A&A 472, 187-198 (2007)
Star formation in Perseus
III. OutflowsJ. Hatchell1, G. A. Fuller2, and J. S. Richer3
1 School of Physics, University of Exeter, Stocker Road, Exeter EX4 4QL, UK
2 School of Physics and Astronomy, University of Manchester, PO Box 88, Manchester M60 1QD, UK
3 Cavendish Laboratory, Cambridge CB3 0HE, UK
(Received 28 September 2006 / Accepted 11 June 2007)
Context.We present a search for outflows towards 51 submillimetre cores in the Perseus molecular cloud.
Aims.Our first objective is to identify the protostellar population through the detection of molecular outflows. Our second aim is to consistently derive outflow properties from a large homogeneous dataset within one molecular cloud in order to investigate further the mass dependence and time evolution of protostellar mass loss.
Methods.We used the James Clerk Maxwell Telescope to map 2' 2' regions around each core in 12CO 3-2. Where molecular outflows were detected we derived momentum fluxes.
Results.Of the 51 cores, 37 show broad linewings indicative of molecular outflows. In 13 cases, the linewings could be due to confusion with neighbouring flows but 9 of those sources also have near-infrared detections confirming their protostellar nature. The total fraction of protostars in our sample is 65%. All but four outflow detections are confirmed as protostellar by Spitzer IR detections and only one Spitzer source has no outflow, showing that outflow maps at this sensitivity are equally good at identifying protostars as Spitzer. Outflow momentum flux correlates both with source luminosity and with core mass but there is considerable scatter even within this one cloud despite the homogeneous dataset. We fail to confirm the result of Bontemps et al. (1996) that Class I sources show lower momentum fluxes on average than Class 0 sources, with a KS test showing a significant probability that the momentum fluxes for both Class 0s and Class Is are drawn from the same distribution.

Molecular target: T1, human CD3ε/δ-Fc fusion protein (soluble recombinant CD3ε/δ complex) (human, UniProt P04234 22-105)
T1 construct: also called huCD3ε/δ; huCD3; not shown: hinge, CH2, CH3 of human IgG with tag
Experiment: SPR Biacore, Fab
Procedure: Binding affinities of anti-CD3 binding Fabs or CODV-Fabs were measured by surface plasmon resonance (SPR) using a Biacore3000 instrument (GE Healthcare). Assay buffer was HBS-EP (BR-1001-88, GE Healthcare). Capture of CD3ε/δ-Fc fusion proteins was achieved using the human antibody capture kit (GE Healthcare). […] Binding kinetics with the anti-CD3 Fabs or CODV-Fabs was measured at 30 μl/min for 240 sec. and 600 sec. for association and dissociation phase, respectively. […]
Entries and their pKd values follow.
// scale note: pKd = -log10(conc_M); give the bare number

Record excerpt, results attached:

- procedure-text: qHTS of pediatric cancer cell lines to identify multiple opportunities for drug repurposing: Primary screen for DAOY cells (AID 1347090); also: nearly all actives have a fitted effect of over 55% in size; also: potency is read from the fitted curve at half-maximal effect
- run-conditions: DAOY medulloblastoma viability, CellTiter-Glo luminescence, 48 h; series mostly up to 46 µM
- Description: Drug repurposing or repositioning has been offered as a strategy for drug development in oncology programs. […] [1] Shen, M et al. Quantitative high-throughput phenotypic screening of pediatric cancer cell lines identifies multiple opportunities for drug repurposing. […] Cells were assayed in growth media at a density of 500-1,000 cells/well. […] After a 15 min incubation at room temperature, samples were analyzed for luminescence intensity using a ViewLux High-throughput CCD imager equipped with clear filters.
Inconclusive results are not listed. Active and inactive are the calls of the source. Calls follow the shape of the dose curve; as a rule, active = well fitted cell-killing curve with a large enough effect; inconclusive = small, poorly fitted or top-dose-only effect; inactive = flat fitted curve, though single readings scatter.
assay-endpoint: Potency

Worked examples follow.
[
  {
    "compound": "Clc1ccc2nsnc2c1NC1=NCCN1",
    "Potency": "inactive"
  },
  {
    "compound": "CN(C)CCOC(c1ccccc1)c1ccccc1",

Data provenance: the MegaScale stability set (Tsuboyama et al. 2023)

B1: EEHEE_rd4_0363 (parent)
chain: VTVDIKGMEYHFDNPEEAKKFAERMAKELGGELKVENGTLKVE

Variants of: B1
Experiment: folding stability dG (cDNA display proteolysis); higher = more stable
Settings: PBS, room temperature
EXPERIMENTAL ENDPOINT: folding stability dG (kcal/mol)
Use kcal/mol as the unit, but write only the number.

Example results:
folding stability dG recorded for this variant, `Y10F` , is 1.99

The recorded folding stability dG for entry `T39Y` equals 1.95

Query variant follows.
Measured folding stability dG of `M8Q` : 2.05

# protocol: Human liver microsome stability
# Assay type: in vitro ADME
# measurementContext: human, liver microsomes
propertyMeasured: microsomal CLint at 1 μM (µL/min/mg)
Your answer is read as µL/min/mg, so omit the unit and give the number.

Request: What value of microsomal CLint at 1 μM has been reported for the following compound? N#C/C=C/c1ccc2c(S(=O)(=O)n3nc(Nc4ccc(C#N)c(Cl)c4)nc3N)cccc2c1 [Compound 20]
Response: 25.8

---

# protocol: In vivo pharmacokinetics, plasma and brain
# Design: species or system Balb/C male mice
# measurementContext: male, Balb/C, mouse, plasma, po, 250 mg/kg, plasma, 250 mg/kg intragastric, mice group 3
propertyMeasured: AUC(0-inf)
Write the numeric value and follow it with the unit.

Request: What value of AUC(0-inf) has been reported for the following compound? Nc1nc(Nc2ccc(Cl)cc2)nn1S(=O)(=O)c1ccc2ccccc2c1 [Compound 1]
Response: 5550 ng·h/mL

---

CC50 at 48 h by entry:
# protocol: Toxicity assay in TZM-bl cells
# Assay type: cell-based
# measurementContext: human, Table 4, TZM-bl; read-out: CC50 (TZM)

Conclusions.We find that outflow power may not show a simple decline between the Class 0 to Class I stages. Our sample includes low momentum flux, low-luminosity Class 0 sources, possibly at a very early evolutionary stage. If the only mass loss from the core were due to outflows, cores would last for 105-108 years, longer than current estimates of 1.5-4 105 years for the mean lifetime for the embedded phase. Additional mechanisms for removing mass from protostellar cores may be necessary.
Key words: submillimeter -- stars: formation -- stars: evolution -- ISM: jets and outflows
© ESO 2007